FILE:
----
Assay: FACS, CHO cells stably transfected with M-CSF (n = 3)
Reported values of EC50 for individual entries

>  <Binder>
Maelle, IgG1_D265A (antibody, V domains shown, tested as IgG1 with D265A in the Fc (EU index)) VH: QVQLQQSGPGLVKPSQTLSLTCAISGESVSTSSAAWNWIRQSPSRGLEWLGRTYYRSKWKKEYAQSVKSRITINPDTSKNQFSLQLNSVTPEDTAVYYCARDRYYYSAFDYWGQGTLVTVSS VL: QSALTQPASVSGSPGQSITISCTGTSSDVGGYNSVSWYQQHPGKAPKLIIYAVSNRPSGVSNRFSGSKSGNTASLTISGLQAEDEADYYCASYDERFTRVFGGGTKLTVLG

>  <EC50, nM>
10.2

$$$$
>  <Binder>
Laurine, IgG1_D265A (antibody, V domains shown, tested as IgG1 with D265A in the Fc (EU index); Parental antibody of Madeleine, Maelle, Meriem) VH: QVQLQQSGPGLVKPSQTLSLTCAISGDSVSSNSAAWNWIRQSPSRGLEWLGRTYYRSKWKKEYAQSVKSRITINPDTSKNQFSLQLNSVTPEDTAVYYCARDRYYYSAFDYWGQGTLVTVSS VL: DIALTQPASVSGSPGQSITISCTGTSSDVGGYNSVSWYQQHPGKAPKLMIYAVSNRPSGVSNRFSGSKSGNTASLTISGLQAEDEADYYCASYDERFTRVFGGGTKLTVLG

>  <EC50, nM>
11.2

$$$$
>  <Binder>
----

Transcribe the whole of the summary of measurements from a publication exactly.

Assay: FACS, CHO cells stably transfected with M-CSF (n = 3)
Reported values of EC50 for individual entries

>  <Binder>
Maelle, IgG1_D265A (antibody, V domains shown, tested as IgG1 with D265A in the Fc (EU index)) VH: QVQLQQSGPGLVKPSQTLSLTCAISGESVSTSSAAWNWIRQSPSRGLEWLGRTYYRSKWKKEYAQSVKSRITINPDTSKNQFSLQLNSVTPEDTAVYYCARDRYYYSAFDYWGQGTLVTVSS VL: QSALTQPASVSGSPGQSITISCTGTSSDVGGYNSVSWYQQHPGKAPKLIIYAVSNRPSGVSNRFSGSKSGNTASLTISGLQAEDEADYYCASYDERFTRVFGGGTKLTVLG

>  <EC50, nM>
10.2

$$$$
>  <Binder>
Laurine, IgG1_D265A (antibody, V domains shown, tested as IgG1 with D265A in the Fc (EU index); Parental antibody of Madeleine, Maelle, Meriem) VH: QVQLQQSGPGLVKPSQTLSLTCAISGDSVSSNSAAWNWIRQSPSRGLEWLGRTYYRSKWKKEYAQSVKSRITINPDTSKNQFSLQLNSVTPEDTAVYYCARDRYYYSAFDYWGQGTLVTVSS VL: DIALTQPASVSGSPGQSITISCTGTSSDVGGYNSVSWYQQHPGKAPKLMIYAVSNRPSGVSNRFSGSKSGNTASLTISGLQAEDEADYYCASYDERFTRVFGGGTKLTVLG

>  <EC50, nM>
11.2

$$$$
>  <Binder>